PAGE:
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Managing Cucurbit Downy Mildew in Organic Systems in the Northeast




About the Webinar

Downy mildew of cucumber, pumpkin and other cucurbits occurs annually in the Northeastern US causing severe losses in yield. This presentation will discuss when the pathogen first arrives in and area and how the pathogen spreads. Additionally, methods for controlling cucurbit downy mildew will be discussed including resistant varieties and cultural controls. Results from studies on the use and effectiveness of organically approved commercially available products for controlling downy mildew will also be presented.

This webinar was organized by members of the NIFA-OREI funded Eastern Sustainable Cucurbit Project, which is a collaboration of growers, researchers and extension agents working to find solutions for the many challenges facing organic cucurbit producers.

About the Presenter

Christine Smart of the Department of Plant Pathology and Plant-Microbe Biology at Cornell University studies primarily bacterial and water mold pathogens of vegetables, working with growers to combine cultural practices and resistant varieties for disease control. She has been working at Cornell University’s New York State Agricultural Experiment Station in Geneva since 2003.

System Requirements

View detailed system requirements here. Please connect to the webinar 10 minutes in advance, as the webinar program will require you to download software. To test your connection in advance, go here. You can either listen via your computer speakers or call in by phone (toll call). Java needs to be installed and working on your computer to join the webinar. If you are running Mac OSU with Safari, please test your Java at http://java.com/en/download/testjava.jsp prior to joining the webinar, and if it isn't working, try Firefox or Chrome.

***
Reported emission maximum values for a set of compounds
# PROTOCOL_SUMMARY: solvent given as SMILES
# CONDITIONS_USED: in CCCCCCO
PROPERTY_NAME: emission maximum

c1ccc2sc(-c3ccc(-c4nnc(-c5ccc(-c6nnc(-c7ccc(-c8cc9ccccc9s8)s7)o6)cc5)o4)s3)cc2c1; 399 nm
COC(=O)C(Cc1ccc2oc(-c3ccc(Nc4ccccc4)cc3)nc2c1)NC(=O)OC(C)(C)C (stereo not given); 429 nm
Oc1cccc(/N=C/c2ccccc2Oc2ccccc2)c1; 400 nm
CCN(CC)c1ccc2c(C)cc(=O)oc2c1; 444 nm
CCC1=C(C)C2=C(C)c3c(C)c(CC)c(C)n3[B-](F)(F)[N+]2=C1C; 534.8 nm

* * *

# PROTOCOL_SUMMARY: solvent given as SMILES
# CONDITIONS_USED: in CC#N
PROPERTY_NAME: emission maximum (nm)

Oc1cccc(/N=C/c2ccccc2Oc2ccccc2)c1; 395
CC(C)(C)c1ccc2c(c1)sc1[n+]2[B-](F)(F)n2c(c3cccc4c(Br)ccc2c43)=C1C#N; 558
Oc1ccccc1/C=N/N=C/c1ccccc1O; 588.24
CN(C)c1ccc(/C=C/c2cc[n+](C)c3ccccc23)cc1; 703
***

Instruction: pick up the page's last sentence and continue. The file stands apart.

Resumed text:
https://youtu.be/uTrhPoxlYZw

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This technology is supported in part by New Technologies for Agriculture Extension grant no. 2020-41595-30123 from the USDA National Institute of Food and Agriculture and membership funding. Any opinions, findings, conclusions, or recommendations expressed in the content are those of the author(s) and do not necessarily reflect the view of the U.S. Department of Agriculture. For more information, please visit extension.org. You can view the terms of useat extension.org/terms.

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